This week our ED 256 class visited UCSB’s Four Eyes Lab. The lab is a part of the university’s Computer Science Program and the Media Arts and Technology Program. The “four eyes (I’s)” – Imaging, Interaction, and Interactive Interfaces – are literally brought to life through the work of faculty and graduate students. This class also visited the surround-view, three-story Allosphere – a multimedia, 3D, audio and visual panorama science experience. But that’s all I have to say about the Allosphere since I had a class to run to toward the end of our class time when the visit was made. I will have to see it another time.
Professor Matthew Turk highlighted some of the important design work being done through the Four Eyes Lab. These innovative designs and programs speak volumes to how they may be applicable to the educational challenges we have been developing as a class over the last few weeks. What is most fascinating about this research is that it is moves beyond conventional desktop computing. The ideas presented by Professor Turk at this session do not involve computer keyboards, but rather, they are apparatuses that act more like extensions of your body.
Thus, Mobile Augmented Reality overlays computer generated information on top of the physical world. Turk explained the “imaginary” scrimmage line that now accompanies professional NFL football games as an example of augmented reality. What this might mean for education is really staggering. If images and sound can be overlaid onto physical objects then there is no limit to the amount of content that can be added to enhance that learning. I just imagine a computer image of one human hand, and one human foot, demonstrating a drum groove that can be imitated at home. What that means is that students do not have to remember the exact details of building such a groove. An augmented reality sequence would enhance both their memory and motor skills.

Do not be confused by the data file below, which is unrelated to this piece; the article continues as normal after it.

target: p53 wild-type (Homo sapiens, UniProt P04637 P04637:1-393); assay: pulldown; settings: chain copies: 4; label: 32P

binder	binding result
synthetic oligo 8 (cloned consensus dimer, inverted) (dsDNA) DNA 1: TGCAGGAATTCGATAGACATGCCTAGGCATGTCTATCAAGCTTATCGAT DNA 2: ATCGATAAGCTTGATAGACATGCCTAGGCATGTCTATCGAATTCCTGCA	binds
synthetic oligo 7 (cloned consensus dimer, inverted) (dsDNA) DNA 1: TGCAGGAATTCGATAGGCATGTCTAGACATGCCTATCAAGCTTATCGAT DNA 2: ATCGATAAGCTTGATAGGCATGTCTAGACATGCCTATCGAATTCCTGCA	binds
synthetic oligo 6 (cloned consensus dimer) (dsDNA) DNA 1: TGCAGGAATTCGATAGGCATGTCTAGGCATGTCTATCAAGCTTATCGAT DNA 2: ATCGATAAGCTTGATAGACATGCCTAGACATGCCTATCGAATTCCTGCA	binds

Another wonderful design that I found fascinating was the idea of computational photography. Professor Turk described the use of multiflash imaging to highlight hidden or shadowed areas of images. I believe the use of multiflash imaging already appears to be a reality for some professions, for instance, the medial world. The idea that you can light the contours of images, revealing the shadows, allows for clearer exploring of all sorts of objects, or in the medical world, a clearer look into the far reaches of the human body. For educational purposes, this technology could be harnessed as a tool that requires students to build projects based on multiple images. For example, by creating an array of images of one object, how many different perspectives or conclusions can be reached about that object?
There were other ideas presented by graduate students of the lab that were awesome. I found the “Gibber” project very cool. Building electronic grooves and tunes, musically speaking, is right up my alley. Learning the java script language to program “Gibber” already has potential for students. I cannot think of a more engaging and fun way to learn a computer language. Of course, since I am a musician, that’s sort of a no-brainer for me.
Four Eyes Lab and the Allosphere are the future, and it’s really nice to see it as a part of our university!